In John’s account of the resurrection, Simon Peter and “the other disciple” race to the tomb after being told that Jesus’ body is gone. The other disciple hesitates at the entrance, but Peter goes in to see for himself. The Empty Tomb, a painting by Presbyterian minister and artist John Stuart, offers an image of what Peter might have seen as he stood puzzling at this strange thing that had occurred. The picture is from inside the tomb, looking out past the stone shelf and the draped linens toward the warm light of new day. The predominant colours of the picture are grey and black – light does not penetrate far into the cavern – but the tomb is empty, the stone has been rolled away, and colour and light stream in through the entrance. We are drawn out of the darkness of the tomb into the light of the resurrection.
A few years ago, I entered a period in my life that felt very much like the darkness of the tomb. I experienced a series of health crises in a short period of time, which took me to the edge of my ability to cope. Ironically, as I progressed in my physical recovery, I found myself increasingly debilitated by depression. The world literally felt and looked endlessly dark and heavy, an oppressive place in which I could find no joy and no hope for any kind of future. My dreams were of death and destruction. I entered an extended period in which life was simply “killing time” until death came, and I was convinced, despite all evidence to the contrary, that death would come sooner rather than later.
And yet, as I reached the depth of darkness, I found that God was there with me. When I was unable to hope for myself, I knew beyond doubt that God was hoping for me. However far I fell, however alienated from the world I felt, I was never truly alone.
Easter does not happen without the cross, without the extreme suffering that our Lord experienced for our sake. Nor, I would say, does it happen without the tomb. Our familiarity with the Easter story and its triumphal ending can lead us to slide quickly over the time between Jesus’s death on the cross and his resurrection. Holy Saturday is the day we celebrate the Easter vigil, and we move quickly to the new fire and the alleluia’s.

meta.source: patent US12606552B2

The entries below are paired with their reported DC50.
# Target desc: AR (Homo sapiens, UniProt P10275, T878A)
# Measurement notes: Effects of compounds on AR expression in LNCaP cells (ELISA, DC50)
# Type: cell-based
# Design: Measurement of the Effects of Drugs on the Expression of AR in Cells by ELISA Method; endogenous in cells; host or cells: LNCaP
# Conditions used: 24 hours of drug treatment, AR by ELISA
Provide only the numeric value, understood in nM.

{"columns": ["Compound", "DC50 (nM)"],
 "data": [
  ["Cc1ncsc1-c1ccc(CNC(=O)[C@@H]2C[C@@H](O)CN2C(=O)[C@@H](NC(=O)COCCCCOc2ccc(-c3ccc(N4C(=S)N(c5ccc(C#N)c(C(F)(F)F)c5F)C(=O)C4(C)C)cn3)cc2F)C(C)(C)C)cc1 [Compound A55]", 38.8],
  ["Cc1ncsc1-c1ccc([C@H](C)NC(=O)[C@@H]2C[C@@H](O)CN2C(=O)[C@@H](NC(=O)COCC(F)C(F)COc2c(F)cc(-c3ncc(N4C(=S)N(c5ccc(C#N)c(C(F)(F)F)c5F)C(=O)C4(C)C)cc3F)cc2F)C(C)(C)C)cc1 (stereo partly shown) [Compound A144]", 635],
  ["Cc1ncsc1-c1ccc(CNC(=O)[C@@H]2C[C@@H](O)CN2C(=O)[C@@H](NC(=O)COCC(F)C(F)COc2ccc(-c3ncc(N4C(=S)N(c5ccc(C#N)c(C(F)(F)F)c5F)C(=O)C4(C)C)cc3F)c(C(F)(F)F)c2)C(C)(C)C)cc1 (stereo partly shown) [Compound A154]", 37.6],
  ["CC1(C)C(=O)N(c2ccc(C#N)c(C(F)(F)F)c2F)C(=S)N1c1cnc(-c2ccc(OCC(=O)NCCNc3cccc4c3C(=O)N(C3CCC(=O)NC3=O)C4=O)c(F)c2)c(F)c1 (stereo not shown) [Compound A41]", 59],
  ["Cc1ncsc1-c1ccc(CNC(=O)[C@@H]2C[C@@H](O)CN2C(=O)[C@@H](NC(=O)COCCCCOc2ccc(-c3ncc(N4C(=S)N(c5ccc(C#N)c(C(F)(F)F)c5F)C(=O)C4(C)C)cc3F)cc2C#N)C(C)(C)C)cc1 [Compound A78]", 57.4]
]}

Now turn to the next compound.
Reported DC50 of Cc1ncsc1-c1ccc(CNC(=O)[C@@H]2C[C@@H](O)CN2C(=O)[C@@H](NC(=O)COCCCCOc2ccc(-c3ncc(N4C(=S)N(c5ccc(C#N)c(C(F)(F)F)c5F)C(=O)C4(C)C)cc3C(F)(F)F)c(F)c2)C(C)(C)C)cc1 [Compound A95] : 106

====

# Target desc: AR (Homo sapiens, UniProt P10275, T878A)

But imagine it from the perspective of Jesus’ followers on that first terrible day. Imagine the oppressiveness of grief, the darkness of lost hope. Imagine them reliving the horror they had seen, and the fear that, with their teacher so brutally killed, death could not be far away for them. Their lives, their hopes, their futures, had all gone down to the grave with their Lord.
Now, with that in mind, think of Peter running to the tomb on Sunday morning, entering it and finding it empty just as he’d been told. Certainly, neither he nor the rest of the disciples would have understood all that had happened in a moment or in a day. But what joy and amazement they would have experienced as the reports of Jesus, alive and well, began to trickle in.
One could spend a lifetime meditating on Jesus’ resurrection and, in the end, still be left with mystery and wonder. It speaks to us with a different voice in the various ages and stages of our life and has something particular to say to us in times of suffering. Our Lord was a man, a human being who suffered. He knows what it means to suffer, to have death looming close, and what it means to die. When we experience our own times of deep sorrow and suffering, he is a sure companion and a faithful guide. He has been there before us and will not leave us alone, even when we despair.
Yet because of the resurrection, Jesus is also more than this. He is our sure and certain hope that, whatever the outcome in our lives, death will never have the last word. He will be our companion and guide in the dark, oppressive times in the tomb, but, ultimately, he will lead us into the warm light of his new day. At times, this may seem remote and far off, and yet the promise remains. I have lived in the darkness, and the journey out has been a long one. For some, I know, it is a journey of an entire lifetime. But Jesus has gone before us. He has provided us with the way through and victory at the end. Thanks be to God.
Shelagh Balfour is the Administrative Assistant and an active member of St. Peter’s, Winnipeg.